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Walk into any health and supplement store today, and you will find ginseng - in powdered form, in tea and even toothpaste. Ginseng is an adaptogenic herb that has been shown to have numerous health benefits and have become an increasingly popular go-to supplement for many fitness enthusiasts. But very few people are familiar with the fact that ginseng has a long medicinal history and was used as a traditional Chinese medicine to promote health and longevity. 

In this article, we will discuss numerous possible health benefits of Ginseng specifically for athletes, weight trainers and body builders.  We will also study Ginseng’s mechanisms of action, so you can get a good grasp of how it interacts with the body and get the most out of it.  

What is Ginseng?

ginseng root

Ginseng is one of the oldest and commonly used herbs in the entire world, and for a good reason. It is a perennial herb that is a part of the Araliaceae family. Ginseng has numerous health benefits & put to use for centuries as a tonic, stimulant, and aphrodisiac. It contains two noteworthy compounds — gintonin & ginsenosides. Both these compounds complement each other to provide several health benefits.  

Ginseng seems to be a promising and potent health promoter in several clinical trials, especially beneficial for athletes & bodybuilders. The World Health Organization (WHO) states that clinical data support that Ginseng is used to enhance mental and physical capacities.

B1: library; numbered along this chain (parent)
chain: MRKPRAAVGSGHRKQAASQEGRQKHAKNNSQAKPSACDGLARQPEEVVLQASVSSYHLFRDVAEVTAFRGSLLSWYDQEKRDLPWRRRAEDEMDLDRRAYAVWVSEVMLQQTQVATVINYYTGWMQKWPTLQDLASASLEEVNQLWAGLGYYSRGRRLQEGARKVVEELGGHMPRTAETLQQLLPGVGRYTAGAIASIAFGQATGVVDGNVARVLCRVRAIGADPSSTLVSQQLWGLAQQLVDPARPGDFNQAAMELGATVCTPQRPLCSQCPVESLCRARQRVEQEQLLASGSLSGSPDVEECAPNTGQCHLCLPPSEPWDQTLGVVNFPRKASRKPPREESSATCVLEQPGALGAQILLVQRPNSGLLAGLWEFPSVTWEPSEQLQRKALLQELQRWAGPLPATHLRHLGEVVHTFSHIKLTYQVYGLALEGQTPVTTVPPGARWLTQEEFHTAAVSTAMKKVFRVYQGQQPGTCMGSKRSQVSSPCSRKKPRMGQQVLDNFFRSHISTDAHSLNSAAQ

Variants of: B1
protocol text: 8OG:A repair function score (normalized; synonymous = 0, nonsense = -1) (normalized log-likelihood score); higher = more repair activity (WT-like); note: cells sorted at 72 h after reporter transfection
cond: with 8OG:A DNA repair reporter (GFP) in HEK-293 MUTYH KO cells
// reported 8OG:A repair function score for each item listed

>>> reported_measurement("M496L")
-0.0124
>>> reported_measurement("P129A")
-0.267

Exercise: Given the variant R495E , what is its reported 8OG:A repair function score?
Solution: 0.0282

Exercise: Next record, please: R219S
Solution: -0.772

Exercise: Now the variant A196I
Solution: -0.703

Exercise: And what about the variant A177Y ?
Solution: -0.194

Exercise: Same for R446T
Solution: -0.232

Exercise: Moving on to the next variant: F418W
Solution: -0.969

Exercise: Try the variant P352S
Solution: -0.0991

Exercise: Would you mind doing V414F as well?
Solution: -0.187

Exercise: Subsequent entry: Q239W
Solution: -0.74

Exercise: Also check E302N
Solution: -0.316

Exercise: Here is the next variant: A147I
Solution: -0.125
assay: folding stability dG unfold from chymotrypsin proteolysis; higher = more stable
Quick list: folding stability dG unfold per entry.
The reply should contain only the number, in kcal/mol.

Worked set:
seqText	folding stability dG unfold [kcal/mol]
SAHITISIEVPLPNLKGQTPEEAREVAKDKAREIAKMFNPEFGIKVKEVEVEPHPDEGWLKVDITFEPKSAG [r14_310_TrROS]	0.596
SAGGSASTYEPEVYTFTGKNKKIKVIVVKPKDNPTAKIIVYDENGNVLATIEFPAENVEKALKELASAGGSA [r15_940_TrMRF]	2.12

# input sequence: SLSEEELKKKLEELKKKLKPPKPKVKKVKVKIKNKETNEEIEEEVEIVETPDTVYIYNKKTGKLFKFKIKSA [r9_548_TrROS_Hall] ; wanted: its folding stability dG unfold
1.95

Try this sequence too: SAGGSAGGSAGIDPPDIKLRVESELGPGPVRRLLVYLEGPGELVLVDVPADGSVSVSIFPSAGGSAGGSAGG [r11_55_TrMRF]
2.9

Health Benefits of Ginseng 

Builds Muscle 

attractive male bodybuilder

Studies have shown that Ginseng effectively increases muscle efficiency and aerobic capacity. It increases protein synthesis in the muscles by encouraging nitrogen retention—the more nitrogen present in the muscle tissues, the more protein it can store. Also, Ginseng helps to decrease cortisol. Cortisol is a hormone that results in the breaking down of muscle, often to produce energy. Therefore, lowering the level of cortisol helps in preserving muscle mass.  

Enhances Energy & Performance 

a man and woman running

It helps fight fatigue & promotes energy levels in the body. Ginseng components, like polysaccharides and oligopeptides, help lower oxidative stress and increase the energy production in cells, resulting in less fatigue & enhanced physical activity. A four-week study explored the effects of giving 1-2 grams of Ginseng or a placebo to 90 people with chronic fatigue. The group consuming Ginseng experienced less physical and mental fatigue and reductions in oxidative stress than those taking the placebo. 

Antioxidant and Anti inflammatory 

overtraining injury

Ginseng is one of the most potent antioxidants and it has anti-inflammatory properties as well. Intense physical activities, high-sugar diets, environmental toxins, chemicals, and stress increase oxidative free radicals' production in your body. The abundance of free radicals can cause cell damage and lead to premature aging, metabolic issues, and poor exercise recovery. Supplementation of Ginseng extract can be beneficial as the ginsenoside compound reduces inflammation and improves the body's antioxidant activity.